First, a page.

Flash flooding overwhelms parts of Grayson County - KTEN.com - No One Gets You Closer

Flash flooding overwhelms parts of Grayson County

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GRAYSON COUNTY, Texas -- Flash flooding overwhelmed Grayson County over the weekend. Parts of Sherman received more than 9 inches of precipitation in a month that -- on average -- delivers around 2 inches of rain.

Motorists found debris on the streets and some roads were blocked by high water. Homes suffered flood damage as Post Oak Creek quickly rose by four feet.

The hardest-hit residences were along Washington Street, Regency Circle, and Contemporary Drive. At least 19 families were evacuated, and the American Red Cross is offering assistance.

Rosa Baeza can no longer call her house "home."

"We had to stay in a motel yesterday," she said. "We thought we can get an electrician to get the power back on, but it is not that easy."

Baeza and her husband live on Contemporary Street along with many other residents who also suffered significant damage from the flooding.

"If they didn't have owners' insurance, ... the Red Cross will help them be able to advocate for them and give them referrals to organizations to help them on the road to recovery," said Red Cross disaster program manager Michael Lierer.

The last time Sherman saw flooding like this was back in 2007, and Roger Flexer is heartbroken to have to go through this type of disaster for the third time.

"There's no good one, not at all," he said. "You feel sorry for all the people that are displaced and all their belongings ruined and stuff like that."

Flooding damage along Post Oak Creek in Sherman
Flood-damaged household goods sit on the front lawn of homes along Post Oak Creek in Sherman. (KTEN)

The next step is to clean up the homes that were damaged by a wall of water.

"So now, we're going into the cleanup stage," Flexer said. "We have to have the renter there when we start to clean up the apartments ... to make sure that everything is thrown away that needs to be thrown away, and the other stuff not thrown away. It's really emotional for all of us, but thankful that everybody got out safe."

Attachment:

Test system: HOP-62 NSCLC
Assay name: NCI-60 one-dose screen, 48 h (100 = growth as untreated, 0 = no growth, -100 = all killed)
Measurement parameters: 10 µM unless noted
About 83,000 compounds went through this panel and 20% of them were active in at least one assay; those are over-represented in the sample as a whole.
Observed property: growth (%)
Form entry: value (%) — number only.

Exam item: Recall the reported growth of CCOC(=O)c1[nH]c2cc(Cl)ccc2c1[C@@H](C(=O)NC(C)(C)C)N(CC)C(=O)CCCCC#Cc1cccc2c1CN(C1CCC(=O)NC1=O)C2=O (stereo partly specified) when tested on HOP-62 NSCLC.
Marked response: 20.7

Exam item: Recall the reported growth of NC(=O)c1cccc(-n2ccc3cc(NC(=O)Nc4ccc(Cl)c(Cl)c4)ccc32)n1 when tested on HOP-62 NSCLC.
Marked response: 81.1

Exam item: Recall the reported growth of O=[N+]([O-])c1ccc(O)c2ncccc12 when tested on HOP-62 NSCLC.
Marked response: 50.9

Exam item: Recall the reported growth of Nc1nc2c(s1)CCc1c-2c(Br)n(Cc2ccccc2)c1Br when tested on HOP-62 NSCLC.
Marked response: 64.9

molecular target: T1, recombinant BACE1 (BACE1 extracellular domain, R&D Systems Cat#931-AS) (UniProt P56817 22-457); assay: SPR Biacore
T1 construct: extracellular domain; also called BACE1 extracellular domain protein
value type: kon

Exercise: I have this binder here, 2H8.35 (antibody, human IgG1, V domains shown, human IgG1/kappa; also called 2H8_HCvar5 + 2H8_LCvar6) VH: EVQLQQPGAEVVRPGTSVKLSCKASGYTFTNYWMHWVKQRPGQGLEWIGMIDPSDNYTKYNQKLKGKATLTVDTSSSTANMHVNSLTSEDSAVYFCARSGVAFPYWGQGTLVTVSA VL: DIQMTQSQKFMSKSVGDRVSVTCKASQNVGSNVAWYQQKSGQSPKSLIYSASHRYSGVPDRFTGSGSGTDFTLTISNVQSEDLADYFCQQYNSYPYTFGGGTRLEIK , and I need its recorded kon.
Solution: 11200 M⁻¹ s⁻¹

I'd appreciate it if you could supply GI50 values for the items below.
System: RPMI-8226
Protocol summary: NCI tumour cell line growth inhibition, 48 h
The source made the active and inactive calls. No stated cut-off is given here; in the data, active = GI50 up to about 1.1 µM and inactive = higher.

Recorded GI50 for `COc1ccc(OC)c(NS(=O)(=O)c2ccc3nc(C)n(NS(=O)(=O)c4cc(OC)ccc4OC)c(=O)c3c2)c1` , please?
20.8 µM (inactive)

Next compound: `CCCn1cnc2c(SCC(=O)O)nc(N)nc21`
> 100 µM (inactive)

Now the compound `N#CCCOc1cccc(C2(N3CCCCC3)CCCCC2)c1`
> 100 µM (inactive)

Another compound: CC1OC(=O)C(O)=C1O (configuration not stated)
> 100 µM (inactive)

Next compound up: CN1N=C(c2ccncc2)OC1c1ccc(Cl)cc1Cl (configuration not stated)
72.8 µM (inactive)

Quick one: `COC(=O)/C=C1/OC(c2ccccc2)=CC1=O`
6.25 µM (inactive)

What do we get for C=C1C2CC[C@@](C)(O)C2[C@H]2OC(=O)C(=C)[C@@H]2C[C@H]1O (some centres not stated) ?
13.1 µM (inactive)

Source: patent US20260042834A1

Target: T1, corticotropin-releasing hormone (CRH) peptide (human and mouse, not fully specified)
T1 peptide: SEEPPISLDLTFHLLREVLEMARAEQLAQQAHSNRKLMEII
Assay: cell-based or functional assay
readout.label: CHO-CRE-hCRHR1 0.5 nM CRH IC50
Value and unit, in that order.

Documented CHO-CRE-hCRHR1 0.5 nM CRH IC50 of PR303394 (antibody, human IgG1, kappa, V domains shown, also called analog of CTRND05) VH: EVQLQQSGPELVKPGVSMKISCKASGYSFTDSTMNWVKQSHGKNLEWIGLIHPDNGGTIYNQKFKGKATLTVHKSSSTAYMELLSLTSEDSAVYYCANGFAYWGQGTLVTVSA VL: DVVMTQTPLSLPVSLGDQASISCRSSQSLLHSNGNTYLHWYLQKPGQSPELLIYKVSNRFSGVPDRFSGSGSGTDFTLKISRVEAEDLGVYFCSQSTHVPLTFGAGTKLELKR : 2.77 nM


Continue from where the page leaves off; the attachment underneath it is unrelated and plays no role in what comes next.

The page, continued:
That sentiment was echoed by Rosa Baeza.

"I'm sad... and grateful, because we're alive," she said.

The Red Cross is encouraging storm victims to visit its Denison office at 2527 FM 691 (Grayson Drive) for supplies and support.

There have been only three other days on record where Sherman saw more rain than on Sunday.

Up to 6.4 inches of rain was measured in parts of Denison over the weekend, leaving flood damage behind.

At Waterloo Lake Regional Park, docks and signs were almost completely underwater. Area residents said  they're accustomed to seeing the lake flooded every year... but not like this.

"We've lived here for the past four years, and it seems like for the past three years we've had flooding almost every  year," said one person.  "But this time, it seems like it is a lot worse than what it has been in the past."

Randy Day said he was surprised to see how quickly the situation deteriorated.

"It is worse than it has ever been, especially as far as one night of rain goes," he said. "It's not even this bad whenever it rains all week."

The 148-acre park remained open Monday as workers tackled cleanup issues. Denison Parks and Recreation Department director Chris Mobley said a couple of bridges at the facility were damaged and that one had already been replaced Monday morning.

"We're doing an assessment right now on the damage," he said, adding that the storm may have a silver lining."We've got all this debris that's washed up now, and now we get a chance to pick it all up and have a very clean park now."

That effort is expected to last several days.

Watching Mill Creek rise near Bells, Texas
Mill Creek was rising near Bells, Texas on Sunday morning. (Courtesy Carolyn Dexheimer)

Forecasters said Pottsboro was also hit hard, where just under 7 inches of precipitation was measured over the weekend.

More rain is in the forecast for Texoma through the rest of the week.

KTEN reporters Amelia Mugavero and Colton Thompson and meteorologist David Siple contributed to this report.

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